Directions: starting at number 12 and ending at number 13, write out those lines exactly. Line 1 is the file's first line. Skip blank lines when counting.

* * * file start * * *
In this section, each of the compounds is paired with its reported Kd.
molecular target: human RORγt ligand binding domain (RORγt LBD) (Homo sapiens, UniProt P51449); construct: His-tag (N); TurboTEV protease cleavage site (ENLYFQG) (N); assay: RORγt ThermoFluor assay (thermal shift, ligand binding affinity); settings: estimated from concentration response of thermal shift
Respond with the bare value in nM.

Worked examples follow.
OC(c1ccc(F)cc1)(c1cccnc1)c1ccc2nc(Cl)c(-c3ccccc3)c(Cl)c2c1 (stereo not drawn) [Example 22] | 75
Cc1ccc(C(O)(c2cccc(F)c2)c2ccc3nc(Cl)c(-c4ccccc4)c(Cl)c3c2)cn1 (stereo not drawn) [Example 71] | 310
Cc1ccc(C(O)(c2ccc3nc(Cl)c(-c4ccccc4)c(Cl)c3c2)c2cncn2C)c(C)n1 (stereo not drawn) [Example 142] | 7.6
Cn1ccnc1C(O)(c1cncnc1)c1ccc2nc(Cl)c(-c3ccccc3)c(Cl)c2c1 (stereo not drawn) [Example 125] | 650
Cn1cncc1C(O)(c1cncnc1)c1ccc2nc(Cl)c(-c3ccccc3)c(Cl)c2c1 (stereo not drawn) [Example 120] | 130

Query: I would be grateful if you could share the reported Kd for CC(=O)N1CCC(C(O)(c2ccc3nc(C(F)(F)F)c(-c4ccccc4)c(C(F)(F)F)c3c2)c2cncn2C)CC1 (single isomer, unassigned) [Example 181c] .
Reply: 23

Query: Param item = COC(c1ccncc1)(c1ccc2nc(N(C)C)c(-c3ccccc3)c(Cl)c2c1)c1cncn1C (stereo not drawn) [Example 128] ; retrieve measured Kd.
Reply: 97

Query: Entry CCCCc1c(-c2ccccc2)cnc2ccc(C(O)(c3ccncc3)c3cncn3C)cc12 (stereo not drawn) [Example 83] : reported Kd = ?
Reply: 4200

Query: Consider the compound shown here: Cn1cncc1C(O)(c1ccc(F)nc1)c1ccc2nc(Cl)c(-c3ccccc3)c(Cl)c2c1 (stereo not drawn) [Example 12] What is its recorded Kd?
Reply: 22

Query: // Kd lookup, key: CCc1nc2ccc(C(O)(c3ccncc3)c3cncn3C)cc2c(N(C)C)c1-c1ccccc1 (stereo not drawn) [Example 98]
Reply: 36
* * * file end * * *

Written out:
Query: Param item = COC(c1ccncc1)(c1ccc2nc(N(C)C)c(-c3ccccc3)c(Cl)c2c1)c1cncn1C (stereo not drawn) [Example 128] ; retrieve measured Kd.
Reply: 97